Eight known filarial nematodes (roundworms) use humans as their definitive hosts. These are divided into three groups according to the niche within the body they occupy:
Lymphatic filariasis is caused by the worms Wuchereria bancrofti, Brugia malayi, and Brugia timori. These worms occupy the lymphatic system, including the lymph nodes; in chronic cases, these worms lead to the disease elephantiasis.
Subcutaneous filariasis is caused by Loa loa (the eye worm), Mansonella streptocerca, and Onchocerca volvulus. These worms occupy the subcutaneous layer of the skin, in the fat layer. L. loa causes Loa loa filariasis, while O. volvulus causes river blindness.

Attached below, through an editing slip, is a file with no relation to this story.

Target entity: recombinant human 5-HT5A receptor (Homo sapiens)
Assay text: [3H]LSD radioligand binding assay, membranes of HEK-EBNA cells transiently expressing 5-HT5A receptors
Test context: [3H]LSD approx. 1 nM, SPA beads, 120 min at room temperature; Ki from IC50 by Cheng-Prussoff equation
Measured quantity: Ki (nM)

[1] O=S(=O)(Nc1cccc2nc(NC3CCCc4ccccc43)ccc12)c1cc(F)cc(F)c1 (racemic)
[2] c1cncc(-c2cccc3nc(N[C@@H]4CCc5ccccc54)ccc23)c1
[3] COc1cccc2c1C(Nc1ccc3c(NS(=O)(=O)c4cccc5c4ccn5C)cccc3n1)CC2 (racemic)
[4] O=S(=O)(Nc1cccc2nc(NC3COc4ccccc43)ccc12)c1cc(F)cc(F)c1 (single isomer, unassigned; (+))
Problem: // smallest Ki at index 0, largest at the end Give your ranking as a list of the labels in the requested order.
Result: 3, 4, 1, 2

Serous cavity filariasis is caused by the worms Mansonella perstans and Mansonella ozzardi, which occupy the serous cavity of the abdomen.